Does Economic Governance Matter?

Does Economic Governance Matter?

Governance Institutions and Outcomes

New Directions in Modern Economics series

Edited by Mehmet Ugur and David Sunderland

This book contributes to the growing governance literature in three ways. First, it extends the analysis to new areas such as power asymmetry, regulation, transnational company strategies, and law enforcement. Secondly, it examines the role of formal institutions that shape and enforce the rules/norms codified in law; but also private-ordering institutions that function under the umbrella of the State; and private institutions (such as market rules/norms) that provide reputational and other information that foster compliance. Finally, the book extends and enriches the governance debate, addressing issues such as the determinants of institutional quality and efficiency, and the interaction between actor networks and institutional norms.

Chapter 3: Norms, Advice Networks and Joint Economic Governance: The Case of Conflicts Among Shareholders at the Commercial Court of Paris

Emmanuel Lazega, Lise Mounier and Paola Tubaro

Subjects: business and management, corporate governance, economics and finance, corporate governance, institutional economics, political economy, politics and public policy, political economy

Extract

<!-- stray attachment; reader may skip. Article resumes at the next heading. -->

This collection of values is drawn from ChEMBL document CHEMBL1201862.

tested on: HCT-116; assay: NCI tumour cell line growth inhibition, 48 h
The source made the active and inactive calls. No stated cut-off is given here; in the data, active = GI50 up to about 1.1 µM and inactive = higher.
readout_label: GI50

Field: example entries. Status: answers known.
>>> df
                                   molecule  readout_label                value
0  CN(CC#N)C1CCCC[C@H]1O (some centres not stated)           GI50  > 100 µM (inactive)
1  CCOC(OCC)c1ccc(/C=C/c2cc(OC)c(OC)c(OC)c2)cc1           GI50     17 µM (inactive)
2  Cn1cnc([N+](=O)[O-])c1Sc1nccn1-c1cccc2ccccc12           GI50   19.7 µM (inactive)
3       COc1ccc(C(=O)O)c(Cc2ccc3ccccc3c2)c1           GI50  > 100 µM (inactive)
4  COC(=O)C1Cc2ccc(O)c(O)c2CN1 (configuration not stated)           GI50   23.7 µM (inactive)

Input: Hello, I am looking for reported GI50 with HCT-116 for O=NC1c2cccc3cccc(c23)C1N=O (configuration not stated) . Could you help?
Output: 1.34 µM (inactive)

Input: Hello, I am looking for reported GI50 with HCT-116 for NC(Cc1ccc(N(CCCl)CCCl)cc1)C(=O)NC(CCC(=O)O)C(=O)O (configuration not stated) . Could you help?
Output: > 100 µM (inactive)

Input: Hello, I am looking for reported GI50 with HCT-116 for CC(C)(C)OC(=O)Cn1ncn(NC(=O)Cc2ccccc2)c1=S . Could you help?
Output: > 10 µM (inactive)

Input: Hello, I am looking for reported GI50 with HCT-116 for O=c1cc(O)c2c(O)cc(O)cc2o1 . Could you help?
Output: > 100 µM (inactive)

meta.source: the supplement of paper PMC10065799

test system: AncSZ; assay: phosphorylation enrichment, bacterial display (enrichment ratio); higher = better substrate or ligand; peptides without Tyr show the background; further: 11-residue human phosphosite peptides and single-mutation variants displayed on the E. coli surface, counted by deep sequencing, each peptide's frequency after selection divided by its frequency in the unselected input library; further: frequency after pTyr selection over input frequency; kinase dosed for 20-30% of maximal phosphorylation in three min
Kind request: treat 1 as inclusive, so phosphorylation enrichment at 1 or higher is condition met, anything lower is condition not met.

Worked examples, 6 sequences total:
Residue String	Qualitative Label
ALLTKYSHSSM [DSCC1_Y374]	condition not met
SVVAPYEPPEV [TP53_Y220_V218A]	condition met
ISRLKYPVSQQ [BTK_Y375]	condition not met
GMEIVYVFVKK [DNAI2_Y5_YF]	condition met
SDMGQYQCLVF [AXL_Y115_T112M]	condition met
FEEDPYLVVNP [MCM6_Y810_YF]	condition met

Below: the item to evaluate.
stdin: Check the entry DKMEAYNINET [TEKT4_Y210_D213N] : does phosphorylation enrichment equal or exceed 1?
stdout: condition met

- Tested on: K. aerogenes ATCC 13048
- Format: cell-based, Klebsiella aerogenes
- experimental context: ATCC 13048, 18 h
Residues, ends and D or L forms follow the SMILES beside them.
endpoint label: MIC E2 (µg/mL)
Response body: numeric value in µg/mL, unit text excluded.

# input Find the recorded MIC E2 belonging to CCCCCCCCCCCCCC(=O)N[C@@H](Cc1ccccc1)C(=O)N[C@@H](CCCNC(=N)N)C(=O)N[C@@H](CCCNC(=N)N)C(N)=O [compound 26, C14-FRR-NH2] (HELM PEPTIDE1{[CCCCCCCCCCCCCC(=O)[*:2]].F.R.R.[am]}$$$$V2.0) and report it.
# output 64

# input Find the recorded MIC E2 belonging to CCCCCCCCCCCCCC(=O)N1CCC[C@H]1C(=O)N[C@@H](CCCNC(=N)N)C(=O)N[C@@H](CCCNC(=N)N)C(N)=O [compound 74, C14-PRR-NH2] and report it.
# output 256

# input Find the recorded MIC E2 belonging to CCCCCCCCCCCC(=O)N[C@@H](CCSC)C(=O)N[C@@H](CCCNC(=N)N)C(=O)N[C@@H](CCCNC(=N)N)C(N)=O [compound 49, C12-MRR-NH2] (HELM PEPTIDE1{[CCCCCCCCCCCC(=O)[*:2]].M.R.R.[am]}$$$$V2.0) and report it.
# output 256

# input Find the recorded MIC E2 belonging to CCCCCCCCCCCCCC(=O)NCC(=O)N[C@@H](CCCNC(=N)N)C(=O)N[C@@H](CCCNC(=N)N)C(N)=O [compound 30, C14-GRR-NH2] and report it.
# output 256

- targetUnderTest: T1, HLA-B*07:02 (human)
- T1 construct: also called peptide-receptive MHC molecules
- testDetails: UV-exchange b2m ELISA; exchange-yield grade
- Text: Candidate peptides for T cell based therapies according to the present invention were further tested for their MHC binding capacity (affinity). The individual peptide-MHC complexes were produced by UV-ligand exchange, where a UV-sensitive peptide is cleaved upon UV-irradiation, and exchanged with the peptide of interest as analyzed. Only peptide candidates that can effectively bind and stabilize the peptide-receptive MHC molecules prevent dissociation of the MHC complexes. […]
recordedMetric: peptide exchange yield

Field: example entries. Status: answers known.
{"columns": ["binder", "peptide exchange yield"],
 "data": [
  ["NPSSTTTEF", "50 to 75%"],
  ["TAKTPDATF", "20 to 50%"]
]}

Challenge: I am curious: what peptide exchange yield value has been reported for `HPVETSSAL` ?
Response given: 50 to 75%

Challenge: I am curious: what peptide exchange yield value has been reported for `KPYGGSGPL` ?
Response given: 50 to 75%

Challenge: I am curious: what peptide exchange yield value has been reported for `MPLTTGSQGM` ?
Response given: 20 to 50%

Emmanuel Lazega, Lise Mounier and Paola Tubaro INTRODUCTION Businesses are usually very keen to participate in the governance of their markets (Lazega and Mounier, 2002, 2003; Falconi et al., 2005). In this chapter, we combine a sociological perspective on joint governance of markets with an economic perspective, such as that of Dixit (2009), that deals with issues of social optimality of private or public governance and enforcement institutions. Institutional and neo-institutional economic theory often separate official governance institutions from private self-governance (Greif, 1996; Ellickson, 1991; Milgrom et al., 1990; Williamson, 1985). At the inter-organizational level, at least two different sociological traditions also deal with the issue of self- and exogenous governance of markets, comparing the formal and often exogenous aspects with informal and endogenous ones. In the socio-legal approach, exogenous governance (see for example Ayres and Braithwaite, 1992; Hawkins, 1984; Hawkins and Thomas, 1984; Shapiro, 1984; Weait, 1993; Weaver, 1977) is provided by government agencies backed up by courts. These studies focus, for example, on the decision by government agencies to prosecute deviant companies. Such decisions are not straightforward and may often be endogenous outcomes of the interaction between official inspectors and company managers. This is especially the case when strict enforcement of the law is associated with large risks emanating from large-scale losses and layoffs, and sometimes bankruptcy. The second tradition focuses on self-governance mechanisms usually legitimated by state backing – that is, on inter-firm arrangements that 46 M2691 - UGUR PRINT.indd 46 22/07/2011 11:39 Norms, advice networks and...

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